Green whip not told of Dail vote
Coalition will see out term, says Gormley
ENVIRONMENT Minister John Gormley yesterday claimed his party was not told of the Government's decision to hold an immediate vote of confidence in Defence Minister Willie O'Dea.
Mr Gormley also refused to be drawn on a potential garda probe into former Mr O'Dea's brothel claims, insisting the matter was considered closed.
Speaking at University College Cork (UCC), Mr Gormley and party chairman, Senator Dan Boyle, whose Twitter posts ultimately led to Mr O'Dea's resignation, tried to draw a line under the controversy.
Both men arrived together at the UCC campus -- and insisted Mr O'Dea had done the honourable thing in resigning from Cabinet so as not to distract from the work of Government.
But Senator Boyle admitted that, had a confidence motion arrived before the Seanad over Mr O'Dea, he would not have been able to support it.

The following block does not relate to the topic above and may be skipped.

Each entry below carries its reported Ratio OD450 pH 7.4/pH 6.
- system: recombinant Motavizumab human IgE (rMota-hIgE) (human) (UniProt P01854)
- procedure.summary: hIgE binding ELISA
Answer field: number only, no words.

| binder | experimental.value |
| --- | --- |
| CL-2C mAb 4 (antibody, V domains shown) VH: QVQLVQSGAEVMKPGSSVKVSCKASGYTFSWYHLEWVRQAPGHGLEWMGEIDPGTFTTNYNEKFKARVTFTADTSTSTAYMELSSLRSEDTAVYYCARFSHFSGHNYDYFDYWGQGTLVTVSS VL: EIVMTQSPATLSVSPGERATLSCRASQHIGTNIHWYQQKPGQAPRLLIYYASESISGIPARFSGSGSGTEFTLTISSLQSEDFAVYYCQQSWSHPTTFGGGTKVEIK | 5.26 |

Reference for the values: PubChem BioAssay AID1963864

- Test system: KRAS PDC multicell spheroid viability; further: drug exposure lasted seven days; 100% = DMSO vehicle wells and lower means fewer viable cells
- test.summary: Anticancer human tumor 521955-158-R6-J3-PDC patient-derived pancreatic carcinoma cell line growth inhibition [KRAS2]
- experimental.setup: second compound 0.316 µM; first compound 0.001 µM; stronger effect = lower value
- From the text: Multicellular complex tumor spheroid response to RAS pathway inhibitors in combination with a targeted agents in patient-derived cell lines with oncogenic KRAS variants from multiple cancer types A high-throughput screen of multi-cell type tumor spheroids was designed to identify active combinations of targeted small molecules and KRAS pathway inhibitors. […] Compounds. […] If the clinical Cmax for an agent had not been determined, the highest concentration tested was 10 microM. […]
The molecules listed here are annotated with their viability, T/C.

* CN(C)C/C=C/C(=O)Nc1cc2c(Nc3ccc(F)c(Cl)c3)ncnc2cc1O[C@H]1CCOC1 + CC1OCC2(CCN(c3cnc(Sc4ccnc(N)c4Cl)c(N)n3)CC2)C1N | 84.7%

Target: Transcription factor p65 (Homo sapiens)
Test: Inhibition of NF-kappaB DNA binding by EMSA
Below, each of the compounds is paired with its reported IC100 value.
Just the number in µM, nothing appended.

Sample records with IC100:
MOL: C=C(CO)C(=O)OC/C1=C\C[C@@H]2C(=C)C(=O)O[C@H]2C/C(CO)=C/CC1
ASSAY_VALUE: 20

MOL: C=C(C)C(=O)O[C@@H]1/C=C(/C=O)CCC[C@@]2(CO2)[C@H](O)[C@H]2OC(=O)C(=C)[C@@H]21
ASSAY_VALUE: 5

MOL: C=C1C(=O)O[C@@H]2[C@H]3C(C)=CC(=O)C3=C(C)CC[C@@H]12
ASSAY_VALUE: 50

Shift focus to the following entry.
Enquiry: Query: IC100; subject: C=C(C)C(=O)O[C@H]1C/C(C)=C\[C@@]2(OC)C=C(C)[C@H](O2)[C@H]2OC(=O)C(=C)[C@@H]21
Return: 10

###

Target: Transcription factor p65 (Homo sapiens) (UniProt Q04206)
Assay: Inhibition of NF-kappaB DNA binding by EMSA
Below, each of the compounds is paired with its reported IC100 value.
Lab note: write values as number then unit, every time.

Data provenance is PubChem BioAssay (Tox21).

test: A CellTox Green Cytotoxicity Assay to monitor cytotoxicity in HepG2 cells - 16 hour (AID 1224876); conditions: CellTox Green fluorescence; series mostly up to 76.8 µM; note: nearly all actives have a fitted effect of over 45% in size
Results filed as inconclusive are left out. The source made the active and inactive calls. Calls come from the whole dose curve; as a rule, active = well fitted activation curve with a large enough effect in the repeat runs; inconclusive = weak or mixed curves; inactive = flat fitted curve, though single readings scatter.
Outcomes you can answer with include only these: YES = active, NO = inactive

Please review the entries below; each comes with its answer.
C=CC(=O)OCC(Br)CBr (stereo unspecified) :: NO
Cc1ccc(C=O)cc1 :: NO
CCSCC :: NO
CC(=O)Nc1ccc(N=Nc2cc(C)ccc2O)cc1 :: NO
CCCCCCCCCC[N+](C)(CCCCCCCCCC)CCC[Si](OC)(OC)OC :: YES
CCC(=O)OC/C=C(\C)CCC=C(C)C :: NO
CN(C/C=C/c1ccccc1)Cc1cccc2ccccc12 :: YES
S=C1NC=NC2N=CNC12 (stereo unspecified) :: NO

He said such a scenario would not have resulted in him quitting the Green Party -- but would have had implications for the parliamentary party.
Mr Gormley said everyone in Government must learn from the controversy -- although he denied that relations between the coalition partners had been seriously damaged.
Senator Boyle said he saw no reason why the Government could not serve out its full term.
Mr Gormley refused to confirm he had personally demanded Mr O'Dea's resignation as the price for the Greens remaining in Government.
"I went to the Taoiseach and all I can say to you is that I said to the Taoiseach that Minister O'Dea's position was untenable," he said.
The Dublin South-East TD said Mr O'Dea's involvement of a garda in his brothel allegations against a Sinn Fein politician was "wholly inappropriate".
"We were always very, very concerned about the smear aspect of this. What was less clear to us was the . . . substantive issue," he added.
"As far as we are concerned, the matter is now closed. (A Garda probe) is a matter for the gardai," he said.
Mr Gormley also confirmed that Green Party whip Ciaran Cuffe was not informed of the Government's decision to stage a vote to counter a proposed Fine Gael no confidence motion in the Limerick East TD.
"The circumstances of the vote itself were less than ideal. You cannot vote with the Opposition in circumstances like that because it would spell the end of the Government. We needed an opportunity to look at all the facts," he said.
"I am not making an issue of that. It is just one of those things that can happen in the heat of the moment."